Chagall felt particularly attached to France, and European life in general, but it was an insistence of some to protect notable artists which eventually enabled, and persuaded, him to leave for America. This was an important moment where key artists were to eventually become American nationals, although Chagall retained his French nationality. Matisse and Picasso themselves remained in France.
In 1948 the artist returned to France, where he stayed for the rest of his life. This was always to be the country in which he felt most comfortable and also inspired in his work. Prior to leaving the States, Chagall was rewarded with retrospective exhibitions of his work at prestigious museums and art galleries, which underlined the impact he had made during his short time in North America. MoMA was the best known of those who backed his work, with the Art Institute of Chicago also helping to promote his work. These remain amongst the most significant art galleries even today.
Chagall biographer Jackie Wullschlager calls Chagall a “pioneer of modern art and one of its greatest figurative painters… [who] invented a visual language that recorded the thrill and terror of the twentieth century.” The artist also has become much loved within the art public, too, and it seems his style is well suited to the mainstream, as well as receiving academic acclaim at the time of his career.
Find below a comprehensive list of key Marc Chagall paintings:
- Young Woman on a Sofa
- The Wedding
- The Birth
- I and the Village
- The Green Donkey (L’Ane vert)
- Adam and Eve
- Paris through the window
- Self-Portrait with Seven Fingers
- The Violinist
- The Birthday
- The Poet Reclining
- Bella with White Collar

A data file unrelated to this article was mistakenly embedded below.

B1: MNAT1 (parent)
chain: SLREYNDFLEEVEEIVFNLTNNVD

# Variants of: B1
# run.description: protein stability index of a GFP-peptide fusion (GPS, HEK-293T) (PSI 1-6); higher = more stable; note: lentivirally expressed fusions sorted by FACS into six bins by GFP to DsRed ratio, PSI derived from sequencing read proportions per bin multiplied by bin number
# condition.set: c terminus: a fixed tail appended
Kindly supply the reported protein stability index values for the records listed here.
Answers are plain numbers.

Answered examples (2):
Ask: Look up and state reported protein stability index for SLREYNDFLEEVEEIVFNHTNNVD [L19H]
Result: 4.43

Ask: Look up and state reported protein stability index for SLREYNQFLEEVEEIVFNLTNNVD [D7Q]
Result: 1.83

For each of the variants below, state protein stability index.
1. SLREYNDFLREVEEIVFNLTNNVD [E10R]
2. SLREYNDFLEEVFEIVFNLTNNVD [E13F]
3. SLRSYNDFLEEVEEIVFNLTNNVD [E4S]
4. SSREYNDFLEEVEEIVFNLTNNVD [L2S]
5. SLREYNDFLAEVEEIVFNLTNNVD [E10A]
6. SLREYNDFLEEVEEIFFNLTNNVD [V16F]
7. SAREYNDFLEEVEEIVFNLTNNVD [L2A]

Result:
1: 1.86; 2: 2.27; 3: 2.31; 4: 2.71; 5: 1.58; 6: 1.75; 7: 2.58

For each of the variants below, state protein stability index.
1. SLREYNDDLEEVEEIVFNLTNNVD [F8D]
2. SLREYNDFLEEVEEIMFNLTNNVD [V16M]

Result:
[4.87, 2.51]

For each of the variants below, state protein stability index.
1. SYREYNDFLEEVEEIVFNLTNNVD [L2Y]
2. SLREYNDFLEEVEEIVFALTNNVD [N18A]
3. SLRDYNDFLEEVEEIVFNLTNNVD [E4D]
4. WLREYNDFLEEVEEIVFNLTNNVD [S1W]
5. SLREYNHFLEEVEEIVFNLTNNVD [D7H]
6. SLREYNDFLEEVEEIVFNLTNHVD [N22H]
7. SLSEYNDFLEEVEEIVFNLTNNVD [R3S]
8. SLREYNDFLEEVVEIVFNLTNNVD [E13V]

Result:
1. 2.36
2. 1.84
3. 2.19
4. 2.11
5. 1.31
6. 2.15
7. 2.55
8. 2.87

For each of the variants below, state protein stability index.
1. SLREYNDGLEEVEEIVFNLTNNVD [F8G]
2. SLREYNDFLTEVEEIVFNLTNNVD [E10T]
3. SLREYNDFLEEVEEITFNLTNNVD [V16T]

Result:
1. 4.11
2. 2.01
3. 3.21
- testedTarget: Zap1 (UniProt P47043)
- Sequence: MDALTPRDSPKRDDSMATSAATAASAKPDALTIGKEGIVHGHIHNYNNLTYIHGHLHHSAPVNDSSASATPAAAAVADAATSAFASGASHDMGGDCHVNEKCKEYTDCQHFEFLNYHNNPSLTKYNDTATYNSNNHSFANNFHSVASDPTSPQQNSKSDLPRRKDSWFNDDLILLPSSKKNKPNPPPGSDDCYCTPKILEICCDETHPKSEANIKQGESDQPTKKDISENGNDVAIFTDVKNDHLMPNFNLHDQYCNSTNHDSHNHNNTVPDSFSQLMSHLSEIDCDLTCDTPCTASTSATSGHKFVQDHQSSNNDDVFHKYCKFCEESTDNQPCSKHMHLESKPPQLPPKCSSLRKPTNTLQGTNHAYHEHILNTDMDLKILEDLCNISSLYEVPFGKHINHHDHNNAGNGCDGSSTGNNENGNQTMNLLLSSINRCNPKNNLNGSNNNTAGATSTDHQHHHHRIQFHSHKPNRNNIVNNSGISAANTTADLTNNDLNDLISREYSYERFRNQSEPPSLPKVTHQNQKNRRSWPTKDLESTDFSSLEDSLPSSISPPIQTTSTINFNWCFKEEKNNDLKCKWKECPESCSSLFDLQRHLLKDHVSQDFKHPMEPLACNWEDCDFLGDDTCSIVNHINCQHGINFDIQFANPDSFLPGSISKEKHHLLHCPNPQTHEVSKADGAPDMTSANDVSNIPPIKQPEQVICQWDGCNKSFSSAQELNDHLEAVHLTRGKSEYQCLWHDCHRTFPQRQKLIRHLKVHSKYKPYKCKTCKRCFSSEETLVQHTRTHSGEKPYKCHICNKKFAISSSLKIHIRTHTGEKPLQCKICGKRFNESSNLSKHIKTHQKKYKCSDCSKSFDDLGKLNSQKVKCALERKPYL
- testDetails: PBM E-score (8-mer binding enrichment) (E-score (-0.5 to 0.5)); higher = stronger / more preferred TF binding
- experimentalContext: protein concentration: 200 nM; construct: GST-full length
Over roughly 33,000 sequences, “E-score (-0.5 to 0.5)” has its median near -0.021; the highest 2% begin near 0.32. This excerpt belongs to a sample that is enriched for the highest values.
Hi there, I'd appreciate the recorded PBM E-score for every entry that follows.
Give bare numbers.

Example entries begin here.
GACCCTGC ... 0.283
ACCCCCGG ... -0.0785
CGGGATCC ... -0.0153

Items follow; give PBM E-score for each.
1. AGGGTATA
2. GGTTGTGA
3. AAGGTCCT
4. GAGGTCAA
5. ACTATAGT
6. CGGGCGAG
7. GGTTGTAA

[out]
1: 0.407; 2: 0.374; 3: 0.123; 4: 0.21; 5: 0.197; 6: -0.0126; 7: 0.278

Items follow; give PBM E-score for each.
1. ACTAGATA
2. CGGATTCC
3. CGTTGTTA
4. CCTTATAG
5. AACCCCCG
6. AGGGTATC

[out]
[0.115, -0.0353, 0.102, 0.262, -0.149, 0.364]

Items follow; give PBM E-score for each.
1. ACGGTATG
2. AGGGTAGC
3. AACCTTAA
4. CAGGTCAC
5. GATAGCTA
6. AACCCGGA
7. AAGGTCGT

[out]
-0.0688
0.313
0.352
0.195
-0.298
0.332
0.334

- Houses at Vitebsk
- The Blue House
- Two Clowns on Horseback
- The Tailor
- The Fall of the Angels
- Green Violinist
- The Vision (L’Apparition)
- The Cat Transformed Into A Woman (La Chatte métamorphosée en Femme)
- Dream Village
- The Female Acrobat
- Bouquet with Flying Lovers (Bouquet aux amoureux volants)
- The White Crucifixion
- Midsummer Night’s Dream
- The Red Rooster
- The Yellow Crucifixion
- Madonna with sleighs
- The Firebird
- La Mariée
- Lovers in the Red Sky
- The Dance and The Circus (La Dance et le cirque)
- The Blue Circus (Le Cirque bleu)
- Moses receiving the Tablets of the Law
- The Green Night
- The Bastille
- Bridge over the Seine
- Champ de mars
- The Crossing of the Red Sea
- Commedia dell’arte
- Stained glass windows for the synagogue of the Hadassah Ein Kerem hospital
- King David
- Ceiling of the Garnier Opera
- Wall art for the Knesset in Jerusalem
- Mosaic murals in the lobby of the Metropolitan Opera, New York
- Stage settings for
- Biblical-themed windows
- The Prophet Jeremiah
- Biblical Message
- America Windows
- The Yellow Donkey
- Four Seasons
- Nine biblical-themed windows in luminous blue
- The Great Parade
- The Jerusalem Windows